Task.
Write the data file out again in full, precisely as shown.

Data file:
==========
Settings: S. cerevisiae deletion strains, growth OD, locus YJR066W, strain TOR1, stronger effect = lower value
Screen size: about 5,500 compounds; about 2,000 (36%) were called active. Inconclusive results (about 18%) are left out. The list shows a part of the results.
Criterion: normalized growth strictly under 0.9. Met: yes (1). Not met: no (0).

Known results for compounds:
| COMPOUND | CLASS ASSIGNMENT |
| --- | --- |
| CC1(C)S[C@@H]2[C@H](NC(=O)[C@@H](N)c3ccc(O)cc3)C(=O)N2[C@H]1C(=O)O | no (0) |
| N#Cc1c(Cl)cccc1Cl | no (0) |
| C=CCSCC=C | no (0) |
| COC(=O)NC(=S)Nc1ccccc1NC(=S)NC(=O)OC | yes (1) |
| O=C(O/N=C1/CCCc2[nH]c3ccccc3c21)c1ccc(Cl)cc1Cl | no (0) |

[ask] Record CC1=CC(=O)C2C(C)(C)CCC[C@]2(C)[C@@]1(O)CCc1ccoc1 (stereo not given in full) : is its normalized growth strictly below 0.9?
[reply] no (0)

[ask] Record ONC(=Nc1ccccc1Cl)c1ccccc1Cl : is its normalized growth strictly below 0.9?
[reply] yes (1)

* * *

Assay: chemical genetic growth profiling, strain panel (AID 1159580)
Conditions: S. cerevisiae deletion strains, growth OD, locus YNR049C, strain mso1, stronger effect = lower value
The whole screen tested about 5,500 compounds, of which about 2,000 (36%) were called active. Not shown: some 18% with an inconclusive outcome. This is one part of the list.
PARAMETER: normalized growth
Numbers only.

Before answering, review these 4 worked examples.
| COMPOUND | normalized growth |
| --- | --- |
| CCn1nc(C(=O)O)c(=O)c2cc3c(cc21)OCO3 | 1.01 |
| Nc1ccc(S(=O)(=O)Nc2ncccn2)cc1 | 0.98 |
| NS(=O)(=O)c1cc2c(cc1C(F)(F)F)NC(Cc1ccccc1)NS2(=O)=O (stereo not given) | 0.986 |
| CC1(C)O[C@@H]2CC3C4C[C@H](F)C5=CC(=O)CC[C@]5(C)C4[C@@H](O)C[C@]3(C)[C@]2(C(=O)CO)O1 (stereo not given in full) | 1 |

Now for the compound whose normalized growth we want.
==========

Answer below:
Settings: S. cerevisiae deletion strains, growth OD, locus YJR066W, strain TOR1, stronger effect = lower value
Screen size: about 5,500 compounds; about 2,000 (36%) were called active. Inconclusive results (about 18%) are left out. The list shows a part of the results.
Criterion: normalized growth strictly under 0.9. Met: yes (1). Not met: no (0).

Known results for compounds:
| COMPOUND | CLASS ASSIGNMENT |
| --- | --- |
| CC1(C)S[C@@H]2[C@H](NC(=O)[C@@H](N)c3ccc(O)cc3)C(=O)N2[C@H]1C(=O)O | no (0) |
| N#Cc1c(Cl)cccc1Cl | no (0) |
| C=CCSCC=C | no (0) |
| COC(=O)NC(=S)Nc1ccccc1NC(=S)NC(=O)OC | yes (1) |
| O=C(O/N=C1/CCCc2[nH]c3ccccc3c21)c1ccc(Cl)cc1Cl | no (0) |

[ask] Record CC1=CC(=O)C2C(C)(C)CCC[C@]2(C)[C@@]1(O)CCc1ccoc1 (stereo not given in full) : is its normalized growth strictly below 0.9?
[reply] no (0)

[ask] Record ONC(=Nc1ccccc1Cl)c1ccccc1Cl : is its normalized growth strictly below 0.9?
[reply] yes (1)

* * *

Assay: chemical genetic growth profiling, strain panel (AID 1159580)
Conditions: S. cerevisiae deletion strains, growth OD, locus YNR049C, strain mso1, stronger effect = lower value
The whole screen tested about 5,500 compounds, of which about 2,000 (36%) were called active. Not shown: some 18% with an inconclusive outcome. This is one part of the list.
PARAMETER: normalized growth
Numbers only.

Before answering, review these 4 worked examples.
| COMPOUND | normalized growth |
| --- | --- |
| CCn1nc(C(=O)O)c(=O)c2cc3c(cc21)OCO3 | 1.01 |
| Nc1ccc(S(=O)(=O)Nc2ncccn2)cc1 | 0.98 |
| NS(=O)(=O)c1cc2c(cc1C(F)(F)F)NC(Cc1ccccc1)NS2(=O)=O (stereo not given) | 0.986 |
| CC1(C)O[C@@H]2CC3C4C[C@H](F)C5=CC(=O)CC[C@]5(C)C4[C@@H](O)C[C@]3(C)[C@]2(C(=O)CO)O1 (stereo not given in full) | 1 |

Now for the compound whose normalized growth we want.